First of all, I want to thank you all - those who replied to my questions before our trip, and those who have posted about food in Paris. I went armed with a long list of fromageries, boulangeries, marches, and restaurants that made our week in a Paris apartment fantastic!
Our first night in Paris was spent at Villa Beaumarchais in Le Marais. We dined at Le Bar Huitre, simply because it was the closest place to our apartment and we were a bit tired. The next morning we walked around - a lot - down a small side street where we found an artisan boulangerie with a wonderful baguette des graines. From there we headed to rue Rambuteau for Pain du Sucre. Also ran across Legay Choc, where we found some delicious little tarts. Then to rue Rivoli where we visited a fromagerie and charcuterie. My husband popped into a little greengrocer and bought some cherries and fresh apricots. All of this, with some bottle gazeuse comprised a wonderful picnic on the train to Germany, where one of our sons was marrying a German girl.
We returned to Paris in the late afternoon on Tuesday 7/23, for our apartment on rue de Navarre, just off of rue Monge. After 5 days in Germany (where moderation in food or drink was not the norm) we wanted a light dinner, so we walked to the end of rue Monge where we had a fabulous meal at Dans le Landes. Sardines rillettes and a passion fruit creme brulee were the high points of that meal.
Wednesday morning we visited Erik Kayser for croissants and more, followed by Marche Monge for fruit to make a breakfast chez nous.
Our almost 21 year old wanted to do the Eiffel Tower, so we purchased a 2 day Batobus pass for transport. The lines were outrageous, so did not ascend the tower. I'd left my list of restaurants at the apartment, so we headed away from the river until we found a place that appeared to have no tourists and where the diners all seemed content or better. The Suffren Bar/Brasserie did not disappoint.
Dinner that night was at Lilane - our 3rd time there, and it did not disappoint at all! My husband won the lottery - of the 3 plats he had the ris d'agneau. Lilane does sweetbreads very well! I had a beef dish with a mushroom lasagna - not very lasagna-like, but incredible with chanterelles! Our son had a veal dish that was also spectacular. At age 20 and a budding foodie, I'm not sure whether he was more impressed by the food or the the French women! Somewhere between all of these events we made a trip to Laurent Dubois - after that, I couldn't even think of buying cheese from any of the other shops on my list.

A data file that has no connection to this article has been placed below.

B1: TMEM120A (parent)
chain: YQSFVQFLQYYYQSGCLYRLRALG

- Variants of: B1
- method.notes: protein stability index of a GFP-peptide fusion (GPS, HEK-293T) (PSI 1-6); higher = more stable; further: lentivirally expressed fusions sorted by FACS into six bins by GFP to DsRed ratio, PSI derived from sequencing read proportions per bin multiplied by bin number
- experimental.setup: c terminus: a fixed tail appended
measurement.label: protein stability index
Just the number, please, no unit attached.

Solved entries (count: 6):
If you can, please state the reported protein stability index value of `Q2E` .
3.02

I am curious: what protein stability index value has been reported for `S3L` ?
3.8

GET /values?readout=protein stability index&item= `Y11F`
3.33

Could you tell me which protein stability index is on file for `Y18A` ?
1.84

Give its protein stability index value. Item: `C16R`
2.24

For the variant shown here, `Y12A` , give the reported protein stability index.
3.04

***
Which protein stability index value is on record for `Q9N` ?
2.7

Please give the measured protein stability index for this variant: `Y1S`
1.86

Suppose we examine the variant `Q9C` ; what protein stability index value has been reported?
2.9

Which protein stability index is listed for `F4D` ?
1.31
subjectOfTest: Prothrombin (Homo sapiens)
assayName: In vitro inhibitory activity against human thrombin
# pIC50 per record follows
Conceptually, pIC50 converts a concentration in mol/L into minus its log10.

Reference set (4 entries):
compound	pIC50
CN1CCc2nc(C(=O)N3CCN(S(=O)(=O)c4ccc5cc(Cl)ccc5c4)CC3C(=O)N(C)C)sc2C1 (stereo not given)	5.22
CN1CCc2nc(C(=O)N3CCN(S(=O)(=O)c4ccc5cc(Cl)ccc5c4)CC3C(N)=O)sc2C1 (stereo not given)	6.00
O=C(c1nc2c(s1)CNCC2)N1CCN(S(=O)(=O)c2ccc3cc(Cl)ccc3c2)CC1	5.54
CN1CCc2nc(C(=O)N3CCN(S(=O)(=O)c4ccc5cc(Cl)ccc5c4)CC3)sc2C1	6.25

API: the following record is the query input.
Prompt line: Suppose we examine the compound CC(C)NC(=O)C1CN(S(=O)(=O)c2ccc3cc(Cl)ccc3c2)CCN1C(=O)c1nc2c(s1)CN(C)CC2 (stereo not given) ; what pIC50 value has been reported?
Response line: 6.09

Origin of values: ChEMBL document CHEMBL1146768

The next day's breakfast was from Maison Gregoire, and was followed by a visit of le Marche Maubert before the college student awoke. Off again for the Batobus in hopes that the lines at the Eiffel Tower would be shorter if we arrived earlier. (the kid really wanted to do this, and his father felt a need to atone for a tomahawk not purchased in Arizona years ago. Never mind that he would have used said tomahawk to murder his older brother, Dad felt a need to atone.) Lines were not as bad as we'd seen previously, so we made the ascent to the first stop - the summit was already at peak capacity. This time I had my list of restaurants and Paris Pratique with me, and realized Chez l'Ami Jean made a convenient stop on the way to Musee d'Orsay. What a lunch! 3 courses of mushrooms - the most tantastic mushroom soup ever, something salmon with a few mushrooms, and a rabbit stew. Dessert was creme brulee. After that lunch, our dinner was comprised of some cheese, fruit, baguette and bottle of wine at the apartment.